National Archives and Records Administration independent agency of the United States government which preserves and provides access to federal records

The National Archives and Records Administration (NARA) is an independent agency of the United States government charged with preserving and documenting government and historical records and with increasing public access to those documents, which comprise the National Archives. NARA is officially responsible for maintaining and publishing the legally authentic and authoritative copies of acts of Congress, presidential directives, and federal regulations. The NARA also transmits votes of the Electoral College to Congress.

Copyright is a legal right, existing in many countries, that grants the creator of an original work exclusive rights to determine whether, and under what conditions, this original work may be used by others. This is usually only for a limited time. Copyright is one of two types of intellectual property rights, the other is industrial property rights. The exclusive rights are not absolute but limited by limitations and exceptions to copyright law, including fair use. A major limitation on copyright on ideas is that copyright protects only the original expression of ideas, and not the underlying ideas themselves.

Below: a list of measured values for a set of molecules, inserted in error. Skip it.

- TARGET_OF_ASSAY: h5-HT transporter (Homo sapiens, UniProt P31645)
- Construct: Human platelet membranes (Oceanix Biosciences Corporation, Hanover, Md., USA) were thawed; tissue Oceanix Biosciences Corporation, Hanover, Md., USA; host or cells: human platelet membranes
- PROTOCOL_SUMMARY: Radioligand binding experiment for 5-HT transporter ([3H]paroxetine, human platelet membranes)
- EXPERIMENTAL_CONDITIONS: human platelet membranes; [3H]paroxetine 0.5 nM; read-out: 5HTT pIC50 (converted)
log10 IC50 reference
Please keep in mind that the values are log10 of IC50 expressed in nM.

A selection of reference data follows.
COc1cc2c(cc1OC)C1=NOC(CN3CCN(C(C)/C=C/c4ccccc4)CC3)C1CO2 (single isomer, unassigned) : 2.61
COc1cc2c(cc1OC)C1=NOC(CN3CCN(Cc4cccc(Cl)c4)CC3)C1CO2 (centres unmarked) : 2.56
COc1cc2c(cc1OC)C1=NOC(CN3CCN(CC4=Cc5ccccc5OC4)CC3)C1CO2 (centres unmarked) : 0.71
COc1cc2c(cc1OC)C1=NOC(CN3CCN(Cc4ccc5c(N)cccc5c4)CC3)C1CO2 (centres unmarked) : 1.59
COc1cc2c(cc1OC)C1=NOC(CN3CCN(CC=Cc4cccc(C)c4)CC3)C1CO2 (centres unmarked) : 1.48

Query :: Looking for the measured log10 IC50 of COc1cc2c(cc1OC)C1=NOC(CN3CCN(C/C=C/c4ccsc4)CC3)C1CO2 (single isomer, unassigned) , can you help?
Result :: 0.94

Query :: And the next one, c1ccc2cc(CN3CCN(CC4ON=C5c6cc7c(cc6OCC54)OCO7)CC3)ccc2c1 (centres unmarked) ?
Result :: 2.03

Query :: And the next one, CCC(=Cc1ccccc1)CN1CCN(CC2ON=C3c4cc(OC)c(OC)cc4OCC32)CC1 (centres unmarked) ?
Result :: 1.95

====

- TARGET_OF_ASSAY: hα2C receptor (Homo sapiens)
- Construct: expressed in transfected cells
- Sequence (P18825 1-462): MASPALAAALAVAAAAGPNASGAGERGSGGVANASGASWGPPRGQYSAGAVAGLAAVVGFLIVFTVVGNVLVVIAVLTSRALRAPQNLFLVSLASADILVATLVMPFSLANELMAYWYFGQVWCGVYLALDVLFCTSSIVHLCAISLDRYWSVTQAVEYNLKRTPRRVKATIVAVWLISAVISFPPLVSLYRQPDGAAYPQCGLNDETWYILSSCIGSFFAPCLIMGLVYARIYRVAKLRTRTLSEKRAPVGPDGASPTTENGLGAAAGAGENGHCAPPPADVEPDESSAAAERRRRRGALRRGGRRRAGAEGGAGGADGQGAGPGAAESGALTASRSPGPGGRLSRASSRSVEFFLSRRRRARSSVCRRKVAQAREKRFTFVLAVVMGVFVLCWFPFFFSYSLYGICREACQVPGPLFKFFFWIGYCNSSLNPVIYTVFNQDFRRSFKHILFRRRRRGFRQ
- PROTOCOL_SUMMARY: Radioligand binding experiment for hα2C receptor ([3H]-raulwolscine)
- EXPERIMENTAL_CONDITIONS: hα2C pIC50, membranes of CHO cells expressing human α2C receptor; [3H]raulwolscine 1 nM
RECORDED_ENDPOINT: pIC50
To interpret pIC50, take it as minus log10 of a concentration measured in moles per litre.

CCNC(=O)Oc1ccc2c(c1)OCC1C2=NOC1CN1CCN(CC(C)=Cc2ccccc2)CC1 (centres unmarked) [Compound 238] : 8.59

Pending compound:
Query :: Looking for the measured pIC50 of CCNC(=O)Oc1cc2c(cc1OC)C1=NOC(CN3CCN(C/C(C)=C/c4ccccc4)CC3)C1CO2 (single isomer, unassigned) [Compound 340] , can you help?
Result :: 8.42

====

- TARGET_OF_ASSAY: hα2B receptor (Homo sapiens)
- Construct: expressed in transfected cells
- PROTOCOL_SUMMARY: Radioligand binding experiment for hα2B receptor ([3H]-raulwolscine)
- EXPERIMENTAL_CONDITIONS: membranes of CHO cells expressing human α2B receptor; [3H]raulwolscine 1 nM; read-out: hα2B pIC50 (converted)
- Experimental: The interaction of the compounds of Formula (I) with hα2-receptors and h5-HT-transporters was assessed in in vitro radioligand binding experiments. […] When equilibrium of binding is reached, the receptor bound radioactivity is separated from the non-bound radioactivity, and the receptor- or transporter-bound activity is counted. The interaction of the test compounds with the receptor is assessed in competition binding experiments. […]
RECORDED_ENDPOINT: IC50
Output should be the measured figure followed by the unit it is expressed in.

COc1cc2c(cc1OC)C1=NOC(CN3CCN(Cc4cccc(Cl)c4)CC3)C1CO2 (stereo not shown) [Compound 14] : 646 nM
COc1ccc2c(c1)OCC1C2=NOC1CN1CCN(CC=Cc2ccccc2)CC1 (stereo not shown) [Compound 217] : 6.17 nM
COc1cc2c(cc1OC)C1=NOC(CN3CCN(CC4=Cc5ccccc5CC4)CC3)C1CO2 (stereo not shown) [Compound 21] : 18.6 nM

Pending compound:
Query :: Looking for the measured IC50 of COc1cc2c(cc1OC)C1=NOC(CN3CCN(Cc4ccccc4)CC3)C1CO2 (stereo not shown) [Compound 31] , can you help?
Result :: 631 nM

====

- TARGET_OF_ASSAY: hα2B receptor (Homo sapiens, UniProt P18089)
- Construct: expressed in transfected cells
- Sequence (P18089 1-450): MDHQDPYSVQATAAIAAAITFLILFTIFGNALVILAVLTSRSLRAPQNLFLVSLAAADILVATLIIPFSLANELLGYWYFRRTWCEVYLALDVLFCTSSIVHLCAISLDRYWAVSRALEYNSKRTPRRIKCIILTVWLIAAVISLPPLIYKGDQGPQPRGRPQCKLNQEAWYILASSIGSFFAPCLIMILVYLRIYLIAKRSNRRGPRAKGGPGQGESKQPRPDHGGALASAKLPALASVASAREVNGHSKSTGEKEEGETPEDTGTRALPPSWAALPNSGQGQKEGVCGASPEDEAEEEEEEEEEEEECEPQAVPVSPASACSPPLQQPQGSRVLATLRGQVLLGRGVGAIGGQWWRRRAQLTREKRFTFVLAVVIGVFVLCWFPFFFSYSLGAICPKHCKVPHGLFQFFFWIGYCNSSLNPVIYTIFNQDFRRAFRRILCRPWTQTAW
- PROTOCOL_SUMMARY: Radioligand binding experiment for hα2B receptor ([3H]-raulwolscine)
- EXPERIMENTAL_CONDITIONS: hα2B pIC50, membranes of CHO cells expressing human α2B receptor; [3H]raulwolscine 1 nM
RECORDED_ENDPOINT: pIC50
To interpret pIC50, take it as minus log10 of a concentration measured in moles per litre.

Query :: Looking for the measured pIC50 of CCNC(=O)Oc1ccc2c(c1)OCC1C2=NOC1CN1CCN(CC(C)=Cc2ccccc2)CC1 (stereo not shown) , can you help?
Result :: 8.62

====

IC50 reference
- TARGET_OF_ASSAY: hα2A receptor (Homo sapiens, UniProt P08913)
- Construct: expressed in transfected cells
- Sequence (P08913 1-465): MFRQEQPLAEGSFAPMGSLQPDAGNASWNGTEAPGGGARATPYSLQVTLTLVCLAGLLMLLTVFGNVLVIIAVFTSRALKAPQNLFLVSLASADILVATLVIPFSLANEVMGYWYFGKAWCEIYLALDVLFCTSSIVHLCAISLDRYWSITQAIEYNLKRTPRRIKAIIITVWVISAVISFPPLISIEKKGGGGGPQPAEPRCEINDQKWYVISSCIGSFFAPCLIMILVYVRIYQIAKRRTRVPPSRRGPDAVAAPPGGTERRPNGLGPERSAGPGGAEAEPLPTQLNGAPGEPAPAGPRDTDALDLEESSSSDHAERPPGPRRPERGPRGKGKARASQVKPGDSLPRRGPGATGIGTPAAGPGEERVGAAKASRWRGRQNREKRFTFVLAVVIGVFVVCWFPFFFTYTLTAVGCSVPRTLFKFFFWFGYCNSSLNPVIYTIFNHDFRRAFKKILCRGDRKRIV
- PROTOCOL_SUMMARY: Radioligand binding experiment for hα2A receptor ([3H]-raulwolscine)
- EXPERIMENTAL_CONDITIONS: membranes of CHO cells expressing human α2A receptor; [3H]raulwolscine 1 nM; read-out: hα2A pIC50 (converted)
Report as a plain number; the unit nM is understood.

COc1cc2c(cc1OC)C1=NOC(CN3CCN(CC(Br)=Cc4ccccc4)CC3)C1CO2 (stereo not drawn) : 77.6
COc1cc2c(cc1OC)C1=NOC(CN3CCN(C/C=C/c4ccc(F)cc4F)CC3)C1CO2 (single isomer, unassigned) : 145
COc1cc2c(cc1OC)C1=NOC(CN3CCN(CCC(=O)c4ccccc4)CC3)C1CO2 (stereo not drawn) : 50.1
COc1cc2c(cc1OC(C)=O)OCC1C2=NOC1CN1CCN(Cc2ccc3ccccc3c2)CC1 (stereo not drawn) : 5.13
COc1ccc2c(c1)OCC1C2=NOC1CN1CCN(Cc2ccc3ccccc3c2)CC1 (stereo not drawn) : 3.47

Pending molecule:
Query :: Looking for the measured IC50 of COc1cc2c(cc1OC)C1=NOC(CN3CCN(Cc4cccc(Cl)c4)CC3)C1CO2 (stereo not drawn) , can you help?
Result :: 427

The public domain consists of all the creative works to which no exclusive intellectual property rights apply. Those rights may have expired, been forfeited, expressly waived, or may be inapplicable.

Other U.S. newsreel series included Pathé News (1910–1956), Fox Movietone News (1928–1963), Hearst Metrotone News/News of the Day (1914–1967), Paramount News (1927–1957), and The March of Time (1935–1951).

Pathé News

Pathé News was a producer of newsreels and documentaries from 1910 until 1970 in the United Kingdom. Its founder, Charles Pathé, was a pioneer of moving pictures in the silent era. The Pathé News archive is known today as British Pathé. Its collection of news film and movies is fully digitised and available online.

<i>Hearst Metrotone News</i>

Hearst Metrotone News was a newsreel series (1914–1967) produced by the Hearst Corporation, founded by William Randolph Hearst.

Paramount News is the name on the newsreels produced by Paramount Pictures from 1927 to 1957.

Related Research Articles

The Fox Film Corporation was an American company that produced motion pictures, formed by William Fox on 1 February 1915. It was the corporate successor to his earlier Greater New York Film Rental Company and Box Office Attractions Film Company.